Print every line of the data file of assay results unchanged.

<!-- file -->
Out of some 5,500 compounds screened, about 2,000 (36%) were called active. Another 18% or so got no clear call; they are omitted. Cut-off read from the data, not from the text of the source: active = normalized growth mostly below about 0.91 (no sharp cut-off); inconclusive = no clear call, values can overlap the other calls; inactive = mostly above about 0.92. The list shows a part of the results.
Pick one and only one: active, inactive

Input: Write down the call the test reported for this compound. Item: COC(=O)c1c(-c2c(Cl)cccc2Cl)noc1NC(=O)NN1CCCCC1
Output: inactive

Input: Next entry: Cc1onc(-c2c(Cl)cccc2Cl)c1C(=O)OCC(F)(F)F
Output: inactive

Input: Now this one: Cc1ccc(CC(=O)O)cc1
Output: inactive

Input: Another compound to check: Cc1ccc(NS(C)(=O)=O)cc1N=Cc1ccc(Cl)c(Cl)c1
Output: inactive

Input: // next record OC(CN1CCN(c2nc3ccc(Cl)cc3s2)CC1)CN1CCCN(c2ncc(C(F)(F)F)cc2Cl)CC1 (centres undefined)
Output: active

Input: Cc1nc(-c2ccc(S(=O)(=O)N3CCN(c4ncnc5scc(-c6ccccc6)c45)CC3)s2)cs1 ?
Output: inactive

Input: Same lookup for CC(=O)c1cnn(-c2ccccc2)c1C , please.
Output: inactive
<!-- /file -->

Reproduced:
Out of some 5,500 compounds screened, about 2,000 (36%) were called active. Another 18% or so got no clear call; they are omitted. Cut-off read from the data, not from the text of the source: active = normalized growth mostly below about 0.91 (no sharp cut-off); inconclusive = no clear call, values can overlap the other calls; inactive = mostly above about 0.92. The list shows a part of the results.
Pick one and only one: active, inactive

Input: Write down the call the test reported for this compound. Item: COC(=O)c1c(-c2c(Cl)cccc2Cl)noc1NC(=O)NN1CCCCC1
Output: inactive

Input: Next entry: Cc1onc(-c2c(Cl)cccc2Cl)c1C(=O)OCC(F)(F)F
Output: inactive

Input: Now this one: Cc1ccc(CC(=O)O)cc1
Output: inactive

Input: Another compound to check: Cc1ccc(NS(C)(=O)=O)cc1N=Cc1ccc(Cl)c(Cl)c1
Output: inactive

Input: // next record OC(CN1CCN(c2nc3ccc(Cl)cc3s2)CC1)CN1CCCN(c2ncc(C(F)(F)F)cc2Cl)CC1 (centres undefined)
Output: active

Input: Cc1nc(-c2ccc(S(=O)(=O)N3CCN(c4ncnc5scc(-c6ccccc6)c45)CC3)s2)cs1 ?
Output: inactive

Input: Same lookup for CC(=O)c1cnn(-c2ccccc2)c1C , please.
Output: inactive